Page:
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. 2011 Mar;140(3):976-86.
doi: 10.1053/j.gastro.2010.11.049. Epub 2010 Dec 1.

Association Between Composition of the Human Gastrointestinal Microbiome and Development of Fatty Liver With Choline Deficiency

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Free PMC article

Association Between Composition of the Human Gastrointestinal Microbiome and Development of Fatty Liver With Choline Deficiency

Melanie D Spencer et al. Gastroenterology. .
Free PMC article

Abstract

Background & aims: Nonalcoholic fatty liver disease affects up to 30% of the US population, but the mechanisms underlying this condition are incompletely understood. We investigated how diet standardization and choline deficiency influence the composition of the microbial community in the human gastrointestinal tract and the development of fatty liver under conditions of choline deficiency.

Methods: We performed a 2-month inpatient study of 15 female subjects who were placed on well-controlled diets in which choline levels were manipulated. We used 454-FLX pyrosequencing of 16S ribosomal RNA bacterial genes to characterize microbiota in stool samples collected over the course of the study.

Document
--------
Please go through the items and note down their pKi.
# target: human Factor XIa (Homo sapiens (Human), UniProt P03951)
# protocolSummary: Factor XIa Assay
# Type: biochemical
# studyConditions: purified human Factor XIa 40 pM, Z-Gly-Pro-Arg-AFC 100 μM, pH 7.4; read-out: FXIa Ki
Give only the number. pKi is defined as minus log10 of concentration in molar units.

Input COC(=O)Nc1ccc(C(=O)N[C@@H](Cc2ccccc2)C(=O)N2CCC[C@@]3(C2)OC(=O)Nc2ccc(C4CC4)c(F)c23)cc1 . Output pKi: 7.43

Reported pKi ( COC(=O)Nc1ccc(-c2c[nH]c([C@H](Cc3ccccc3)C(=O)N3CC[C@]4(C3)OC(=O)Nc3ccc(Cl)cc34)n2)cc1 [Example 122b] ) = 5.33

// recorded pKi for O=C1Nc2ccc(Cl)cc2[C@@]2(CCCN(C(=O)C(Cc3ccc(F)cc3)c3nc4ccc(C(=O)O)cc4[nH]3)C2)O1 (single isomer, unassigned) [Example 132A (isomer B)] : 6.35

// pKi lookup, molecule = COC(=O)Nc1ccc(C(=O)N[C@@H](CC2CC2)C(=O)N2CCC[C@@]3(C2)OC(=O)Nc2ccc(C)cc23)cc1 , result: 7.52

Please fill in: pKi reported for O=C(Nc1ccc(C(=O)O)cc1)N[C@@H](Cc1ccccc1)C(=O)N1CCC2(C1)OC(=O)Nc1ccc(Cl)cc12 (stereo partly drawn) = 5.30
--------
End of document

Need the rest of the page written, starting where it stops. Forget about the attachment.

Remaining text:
Results: The compositions of the gastrointestinal microbial communities changed with choline levels of diets; each individual's microbiome remained distinct for the duration of the experiment, even though all subjects were fed identical diets. Variations between subjects in levels of Gammaproteobacteria and Erysipelotrichi were directly associated with changes in liver fat in each subject during choline depletion. Levels of these bacteria, change in amount of liver fat, and a single nucleotide polymorphism that affects choline were combined into a model that accurately predicted the degree to which subjects developed fatty liver on a choline-deficient diet.